Big Car-Auction Firm KAR Buys SF Mobility Support Startup Stratim
With an eye toward a greater role in the future of mobility services, the big Indiana used-car auction company KAR announced Wednesday it acquired Stratim, a software startup that organizes maintenance and repairs for car-sharing fleets.
Carmel, IN-based KAR (NYSE: KAR) says Stratim not only augments its core auction business, but also bolsters its advances into an automotive industry arena that could be dominated by self-driving cars, ride-hailing, and other on-demand car use rather than individual vehicle ownership.
KAR says it didn’t disclose the price it paid for San Francisco-based Stratim, which emerged from stealth mode in November, because the purchase wouldn’t affect the interests of its shareholders.
“The financial terms of the deal are below the material disclosure threshold for KAR, but we view this as a very meaningful investment in our mobility strategy,” KAR said in a statement shared with Xconomy by a company spokeswoman.
The acquisition delivers a quick exit for Stratim investors, who backed it in its original form as a consumer car valet app founded under the name Zirx in 2014, and saw it through a significant pivot in February of 2016. Renamed Stratim, the company abandoned the unprofitable valet app and repurposed its software to help on-demand car services to find, schedule, and pay for services such as repairs, gas fill-ups, and tire changes.
“Our investors are very pleased” by KAR’s acquisition, says Stratim founder and former CEO Sean Behr (pictured), who will now serve as president of Stratim as it continues to operate in San Francisco as a unit of KAR’s digital services group.
Stratim had raised a total of $36 million from investors including Bessemer Ventures, BMW iVentures, Norwest Venture Partners, and Trinity Ventures. The startup operates in 25 cities in North America, including San Francisco, New York, Austin, Los Angeles, and Chicago. The startup attracted customers such as Ford Smart Mobility unit Chariot and on-demand car rental company Maven, which was launched in 2016 by General Motors.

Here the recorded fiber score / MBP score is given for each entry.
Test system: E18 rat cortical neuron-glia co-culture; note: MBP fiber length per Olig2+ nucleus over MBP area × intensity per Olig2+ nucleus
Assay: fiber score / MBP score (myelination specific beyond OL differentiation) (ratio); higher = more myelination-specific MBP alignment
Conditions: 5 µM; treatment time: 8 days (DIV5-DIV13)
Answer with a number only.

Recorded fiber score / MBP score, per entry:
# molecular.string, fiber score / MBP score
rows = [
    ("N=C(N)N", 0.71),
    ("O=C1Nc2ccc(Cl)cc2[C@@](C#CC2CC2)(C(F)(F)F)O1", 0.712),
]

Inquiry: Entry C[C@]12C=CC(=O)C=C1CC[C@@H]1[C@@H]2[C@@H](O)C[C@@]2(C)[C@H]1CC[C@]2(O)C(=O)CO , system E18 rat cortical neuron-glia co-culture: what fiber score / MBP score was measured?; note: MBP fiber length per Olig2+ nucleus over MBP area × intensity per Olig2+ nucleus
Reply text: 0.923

Behr’s reworked business strategy for Stratim was based on his belief that the profitability of any transportation business in the crowded mobility sector would hinge on securing quick, low-cost vehicle maintenance services to keep cars on the road, earning money. As fleets expand into the thousands, or even hundreds of thousands of cars, meeting that logistical challenge requires sophisticated software, he says.
“As urban fleets scale up, our technology will become more valuable,” Behr says.
Stratim’s acquisition arose from discussions with KAR about a working partnership, Behr says. The two companies realized they had customers in common as well as a shared vision of the automotive future.
The international KAR group of companies operates marketplaces aimed at streamlining the buying and selling of used vehicles in 110 countries. In its third quarter earnings report in October, KAR reported more than $2.5 billion in revenue for the nine months ending September 30, 2017.
The company, which has 17,500 employees, offers a dealer-to-dealer digital mobile auction app called TradeRev 4.0. It also provides services such as dent repair and detailing to prepare cars for auction, Behr says.
With the acquisition of Stratim, KAR can extend the reach of its services into the working lives of cars after they are sold into a fleet. Stratim, in turn, gains access to new customers through its position as a KAR unit, and adds KAR’s service operations to its stable of maintenance vendors, Behr says. All of his 36 employees will keep their jobs, and new positions will open up, he says.
In a statement announcing the acquisition, KAR’s CEO Jim Hallett said, “Stratim’s first-of-its-kind mobility management solution is already supporting the fleets of some of our commercial customers, and this is a natural extension of those relationships. We look forward to delivering integrated products and services through Stratim and fortifying our presence in the mobility space.”
Photo credit: Stratim